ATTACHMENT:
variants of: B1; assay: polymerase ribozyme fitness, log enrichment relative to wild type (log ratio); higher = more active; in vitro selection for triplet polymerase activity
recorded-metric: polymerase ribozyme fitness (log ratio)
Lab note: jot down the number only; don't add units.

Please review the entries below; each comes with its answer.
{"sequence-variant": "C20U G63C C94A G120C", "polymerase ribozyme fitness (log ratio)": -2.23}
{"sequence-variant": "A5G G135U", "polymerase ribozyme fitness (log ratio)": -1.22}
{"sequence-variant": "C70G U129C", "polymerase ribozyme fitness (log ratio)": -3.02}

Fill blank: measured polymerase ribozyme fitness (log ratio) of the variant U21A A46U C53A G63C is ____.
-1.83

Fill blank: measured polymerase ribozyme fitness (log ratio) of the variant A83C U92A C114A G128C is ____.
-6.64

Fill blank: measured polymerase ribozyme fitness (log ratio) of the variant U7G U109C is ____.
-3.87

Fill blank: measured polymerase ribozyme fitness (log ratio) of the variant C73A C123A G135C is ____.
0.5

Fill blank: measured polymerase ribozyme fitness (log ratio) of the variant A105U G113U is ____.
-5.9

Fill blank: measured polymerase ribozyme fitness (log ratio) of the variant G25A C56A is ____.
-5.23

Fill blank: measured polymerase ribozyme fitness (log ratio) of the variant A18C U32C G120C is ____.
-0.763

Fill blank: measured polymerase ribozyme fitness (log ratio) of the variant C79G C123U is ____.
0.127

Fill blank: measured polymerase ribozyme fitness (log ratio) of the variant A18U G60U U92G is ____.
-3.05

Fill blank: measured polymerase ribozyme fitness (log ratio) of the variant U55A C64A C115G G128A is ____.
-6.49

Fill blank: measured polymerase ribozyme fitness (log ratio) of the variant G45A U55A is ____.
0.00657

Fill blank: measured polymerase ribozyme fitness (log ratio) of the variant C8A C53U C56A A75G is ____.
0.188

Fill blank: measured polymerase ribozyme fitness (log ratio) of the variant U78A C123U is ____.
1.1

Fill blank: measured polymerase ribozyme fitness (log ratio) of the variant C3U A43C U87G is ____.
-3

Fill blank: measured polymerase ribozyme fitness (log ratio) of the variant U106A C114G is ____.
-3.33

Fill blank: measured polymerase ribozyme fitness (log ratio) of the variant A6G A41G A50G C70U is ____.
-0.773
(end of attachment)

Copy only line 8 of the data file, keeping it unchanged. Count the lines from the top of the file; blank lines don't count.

Fill blank: measured polymerase ribozyme fitness (log ratio) of the variant U21A A46U C53A G63C is ____.